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Wings of Fire Anthology Review: The Ice Dragon by George R.R. Martin *spoilers*

Wings of Fire

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Dragons: Fearsome fire-breathing foes, scaled adversaries, legendary lizards, ancient hoarders of priceless treasures, serpentine sages with the ages’ wisdom, and winged weapons of war…

Wings of Fire brings you all these dragons, and more, seen clearly through the eyes of many of today’s most popular authors, including Peter S. Beagle, Holly Black, Orson Scott Card, Charles De Lint, Diana Wynne Jones, Ursula K Le Guin, Dean R Koontz, George R. R. Martin, Anne McCaffrey, Elizabeth Moon, Garth Nix, and many others.

Edited by Jonathan Strahan (The Best Science Fiction and Fantasy of the Year, Eclipse) and Marianne S. Jablon, Wings of Fire collects the best short stories about dragons. From writhing wyrms to snakelike devourers of heroes; from East to West and everywhere in between, Wings of Fire is sure to please dragon lovers everywhere.

GRRM is…an incredible writer. He manages to jam a lot of things and a lot of emotion into few words (when he wants to).

GRRM also seems to be a big fan of rape. I’m NOT saying that he has/wants to/dreams of raping someone personally…but he damn sure seems to be unable walk away from any opportunity to rape someone in prose. *rolls eyes* And that shit makes me upset. I don’t want to hear any BS about “realistic” either – these are GRRM’s authorial decisions and nothing more.

So. “The Ice Dragon” is the story of Adara and her family. Adara was born during a very cold winter and her mother died in child birth. Adara was “full of winter” – she could be outside and barely feel the cold, unlike her siblings. Adara was not just physically cold, she was emotional cold as well. She didn’t smile, didn’t cry and rarely showed emotion. Adara could play with ice lizards when others could not – the body heat that other people created would melt and kill the ice lizards. Adara also had an Ice Dragon. Made from ice with the breath of pure winter, Adara’s ice dragon would come to her in the winter…extending each winter year after year.
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Movie Review: Edge of Tommorrow

Edge of Tomorrow

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Oscar® nominee Tom Cruise (the “Mission: Impossible” films, “Collateral,” “Jerry Maguire”) and Emily Blunt (“The Devil Wears Prada,” “The Adjustment Bureau”) star in Warner Bros. Pictures’ and Village Roadshow Pictures’ sci-fi thriller “Edge of Tomorrow,” under the direction of Doug Liman (“The Bourne Identity,” “Mr. & Mrs. Smith”).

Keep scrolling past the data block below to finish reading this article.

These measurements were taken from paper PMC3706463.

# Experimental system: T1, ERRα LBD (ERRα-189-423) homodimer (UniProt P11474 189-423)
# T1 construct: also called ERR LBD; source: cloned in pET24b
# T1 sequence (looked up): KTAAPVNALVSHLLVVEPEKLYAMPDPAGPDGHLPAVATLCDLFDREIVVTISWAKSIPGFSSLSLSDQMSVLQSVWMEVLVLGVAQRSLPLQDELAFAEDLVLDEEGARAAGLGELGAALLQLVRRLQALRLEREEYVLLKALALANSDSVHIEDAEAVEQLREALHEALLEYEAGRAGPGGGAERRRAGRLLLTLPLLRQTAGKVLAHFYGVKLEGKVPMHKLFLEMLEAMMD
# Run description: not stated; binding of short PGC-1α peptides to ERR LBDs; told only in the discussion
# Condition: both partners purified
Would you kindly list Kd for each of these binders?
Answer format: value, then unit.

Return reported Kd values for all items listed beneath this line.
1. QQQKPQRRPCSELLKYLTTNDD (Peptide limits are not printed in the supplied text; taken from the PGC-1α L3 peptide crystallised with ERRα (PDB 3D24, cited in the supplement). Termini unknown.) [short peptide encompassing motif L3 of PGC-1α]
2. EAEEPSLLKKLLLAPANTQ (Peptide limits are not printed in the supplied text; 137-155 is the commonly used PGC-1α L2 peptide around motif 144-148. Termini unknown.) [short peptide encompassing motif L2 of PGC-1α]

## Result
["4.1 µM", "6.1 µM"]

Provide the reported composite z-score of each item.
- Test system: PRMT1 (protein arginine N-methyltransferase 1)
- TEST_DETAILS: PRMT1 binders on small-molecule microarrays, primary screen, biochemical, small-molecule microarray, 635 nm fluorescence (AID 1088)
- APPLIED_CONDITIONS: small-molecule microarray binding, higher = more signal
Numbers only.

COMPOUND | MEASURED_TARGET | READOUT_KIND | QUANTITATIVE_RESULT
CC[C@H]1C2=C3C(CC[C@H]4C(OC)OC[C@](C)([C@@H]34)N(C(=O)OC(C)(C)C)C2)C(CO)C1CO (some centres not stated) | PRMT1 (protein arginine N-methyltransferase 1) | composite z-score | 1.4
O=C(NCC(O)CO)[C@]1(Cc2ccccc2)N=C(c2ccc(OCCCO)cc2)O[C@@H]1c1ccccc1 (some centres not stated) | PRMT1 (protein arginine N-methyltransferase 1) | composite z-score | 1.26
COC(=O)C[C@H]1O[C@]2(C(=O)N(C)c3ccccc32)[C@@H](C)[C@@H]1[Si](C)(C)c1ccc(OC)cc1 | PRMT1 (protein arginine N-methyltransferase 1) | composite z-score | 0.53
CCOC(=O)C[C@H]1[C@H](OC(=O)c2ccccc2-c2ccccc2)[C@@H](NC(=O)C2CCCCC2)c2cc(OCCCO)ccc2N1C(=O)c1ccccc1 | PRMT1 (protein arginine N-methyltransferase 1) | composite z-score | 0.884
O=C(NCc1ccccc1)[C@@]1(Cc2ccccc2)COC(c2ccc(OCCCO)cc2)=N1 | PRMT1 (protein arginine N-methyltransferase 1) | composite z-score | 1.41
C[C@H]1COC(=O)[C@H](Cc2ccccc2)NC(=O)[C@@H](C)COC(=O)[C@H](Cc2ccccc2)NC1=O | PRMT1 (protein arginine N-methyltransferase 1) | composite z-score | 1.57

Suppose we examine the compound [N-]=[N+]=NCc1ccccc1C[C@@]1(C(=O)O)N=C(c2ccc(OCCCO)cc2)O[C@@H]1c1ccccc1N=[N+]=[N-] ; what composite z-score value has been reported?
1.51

The epic action of “Edge of Tomorrow” unfolds in a near future in which an alien race has hit the Earth in an unrelenting assault, unbeatable by any military unit in the world.

Major William Cage (Cruise) is an officer who has never seen a day of combat when he is unceremoniously dropped into what amounts to a suicide mission. Killed within minutes, Cage now finds himself inexplicably thrown into a time loop—forcing him to live out the same brutal combat over and over, fighting and dying again…and again.

But with each battle, Cage becomes able to engage the adversaries with increasing skill, alongside Special Forces warrior Rita Vrataski (Blunt). And, as Cage and Rita take the fight to the aliens, each repeated encounter gets them one step closer to defeating the enemy.

Liman is directing “Edge of Tomorrow” from a screenplay by Christopher McQuarrie and Jez Butterworth & John-Henry Butterworth, based on the novel entitled All You Need is Kill by Hiroshi Sakurazaka. Erwin Stoff produces, along with Tom Lassally, Jeffrey Silver, Gregory Jacobs and Jason Hoffs. The executive producers are Doug Liman, David Bartis, Joby Harold, Hidemi Fukuhara and Bruce Berman, with Tim Lewis and Kim Winther serving as co-producers.

The behind-the-scenes team includes Academy Award®-winning director of photography Dion Beebe (“Memoirs of a Geisha”), production designer Oliver Scholl (“Jumper,” “Independence Day”), editor James Herbert (“Sherlock Holmes,” “Sherlock Holmes: A Game of Shadows”), costume designer Kate Hawley (“Pacific Rim”), and Oscar®-nominated visual effects supervisor Nick Davis (“The Dark Knight”). The music is by Christophe Beck (“Frozen”).

3.5 stars – Entertaining

I’m not a big movie person, I like to read. My husband loves TV and movies but I avoid them as much as possible. So I find it a bit ironic that I ended up watching two movies in the last few weeks.

It’s really hard for me to review/rate movies as there are so few that really catch my fancy. This movie was one of the very few that I actually wanted to go see – and hubby was happy to oblige.

Edge of Tomorrow was [very] adapted from a Japanese military sci-fi novel by Hiroshi Sakurazaka, named All You Need is Kill. Of course, as soon as I learned it was a book adaptation, I ran out and bought the book (two copies: DTB for me and audio for hubby).
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Review: Joust (Dragon Jousters #1) by Mercedes Lackey

Joust

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For the first time ever, national best-selling legend Mercedes Lackey draws from her extensive knowlege of animals—and her professional background as an avian expert—to create something truly special…

The most exciting, authentic and believable portrayal of dragons ever imagined.

It is a richly conceived, fully realized vision, inspired by the culture of ancient Egypt, the legends of Atlantis-and the science of animal behavior and biology. This is how dragons would live, breed, hatch, hunt, and bond.

The first book in this thrilling new series introduces readers to a young slave who dreams of becoming a Jouster-one of the few warriors who can actually ride a flying dragon. And so, in secret, he begins to raise his own dragon.

Joust, the first book in Mercedes Lackey’s Dragon Jousters series, is a wonderfully rich re-imagining of ancient Egypt. The story follows a young serf, Vetch, as he slowly gains agency.

Vetch is an Altan serf. He became a serf when Alta lost a major war with their neighbor Tia. Vetch’s father was murdered and the rest of the family were turned into serfs and bound to the land they once owned.